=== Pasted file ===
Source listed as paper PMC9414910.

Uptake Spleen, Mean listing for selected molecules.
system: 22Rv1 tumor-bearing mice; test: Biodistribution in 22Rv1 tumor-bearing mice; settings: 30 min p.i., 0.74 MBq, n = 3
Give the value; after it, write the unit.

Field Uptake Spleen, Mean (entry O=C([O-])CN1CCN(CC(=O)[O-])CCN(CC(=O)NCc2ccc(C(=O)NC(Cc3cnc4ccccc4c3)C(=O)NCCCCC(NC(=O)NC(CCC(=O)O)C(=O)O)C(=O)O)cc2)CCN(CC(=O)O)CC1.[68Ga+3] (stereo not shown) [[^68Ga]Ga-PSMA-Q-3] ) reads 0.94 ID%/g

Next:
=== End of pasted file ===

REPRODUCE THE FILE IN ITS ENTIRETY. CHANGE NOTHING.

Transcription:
Source listed as paper PMC9414910.

Uptake Spleen, Mean listing for selected molecules.
system: 22Rv1 tumor-bearing mice; test: Biodistribution in 22Rv1 tumor-bearing mice; settings: 30 min p.i., 0.74 MBq, n = 3
Give the value; after it, write the unit.

Field Uptake Spleen, Mean (entry O=C([O-])CN1CCN(CC(=O)[O-])CCN(CC(=O)NCc2ccc(C(=O)NC(Cc3cnc4ccccc4c3)C(=O)NCCCCC(NC(=O)NC(CCC(=O)O)C(=O)O)C(=O)O)cc2)CCN(CC(=O)O)CC1.[68Ga+3] (stereo not shown) [[^68Ga]Ga-PSMA-Q-3] ) reads 0.94 ID%/g

Next: